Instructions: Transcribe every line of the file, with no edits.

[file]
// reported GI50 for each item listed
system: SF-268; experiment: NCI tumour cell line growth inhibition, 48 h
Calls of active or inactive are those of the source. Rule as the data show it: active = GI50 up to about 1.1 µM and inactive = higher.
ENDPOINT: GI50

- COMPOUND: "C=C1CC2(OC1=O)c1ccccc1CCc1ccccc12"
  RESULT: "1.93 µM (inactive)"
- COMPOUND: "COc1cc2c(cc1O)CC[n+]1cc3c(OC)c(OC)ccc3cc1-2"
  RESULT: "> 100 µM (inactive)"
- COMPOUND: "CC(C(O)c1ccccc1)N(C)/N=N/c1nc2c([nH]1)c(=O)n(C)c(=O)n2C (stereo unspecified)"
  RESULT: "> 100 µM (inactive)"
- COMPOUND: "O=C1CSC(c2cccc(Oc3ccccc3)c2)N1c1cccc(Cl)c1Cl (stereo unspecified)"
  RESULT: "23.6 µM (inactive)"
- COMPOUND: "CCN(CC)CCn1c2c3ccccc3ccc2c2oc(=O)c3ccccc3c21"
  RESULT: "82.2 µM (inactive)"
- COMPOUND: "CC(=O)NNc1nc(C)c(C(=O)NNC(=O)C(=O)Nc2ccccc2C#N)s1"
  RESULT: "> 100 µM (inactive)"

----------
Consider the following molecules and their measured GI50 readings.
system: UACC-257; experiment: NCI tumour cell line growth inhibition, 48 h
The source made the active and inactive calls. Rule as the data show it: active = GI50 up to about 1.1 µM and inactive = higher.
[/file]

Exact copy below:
// reported GI50 for each item listed
system: SF-268; experiment: NCI tumour cell line growth inhibition, 48 h
Calls of active or inactive are those of the source. Rule as the data show it: active = GI50 up to about 1.1 µM and inactive = higher.
ENDPOINT: GI50

- COMPOUND: "C=C1CC2(OC1=O)c1ccccc1CCc1ccccc12"
  RESULT: "1.93 µM (inactive)"
- COMPOUND: "COc1cc2c(cc1O)CC[n+]1cc3c(OC)c(OC)ccc3cc1-2"
  RESULT: "> 100 µM (inactive)"
- COMPOUND: "CC(C(O)c1ccccc1)N(C)/N=N/c1nc2c([nH]1)c(=O)n(C)c(=O)n2C (stereo unspecified)"
  RESULT: "> 100 µM (inactive)"
- COMPOUND: "O=C1CSC(c2cccc(Oc3ccccc3)c2)N1c1cccc(Cl)c1Cl (stereo unspecified)"
  RESULT: "23.6 µM (inactive)"
- COMPOUND: "CCN(CC)CCn1c2c3ccccc3ccc2c2oc(=O)c3ccccc3c21"
  RESULT: "82.2 µM (inactive)"
- COMPOUND: "CC(=O)NNc1nc(C)c(C(=O)NNC(=O)C(=O)Nc2ccccc2C#N)s1"
  RESULT: "> 100 µM (inactive)"

----------
Consider the following molecules and their measured GI50 readings.
system: UACC-257; experiment: NCI tumour cell line growth inhibition, 48 h
The source made the active and inactive calls. Rule as the data show it: active = GI50 up to about 1.1 µM and inactive = higher.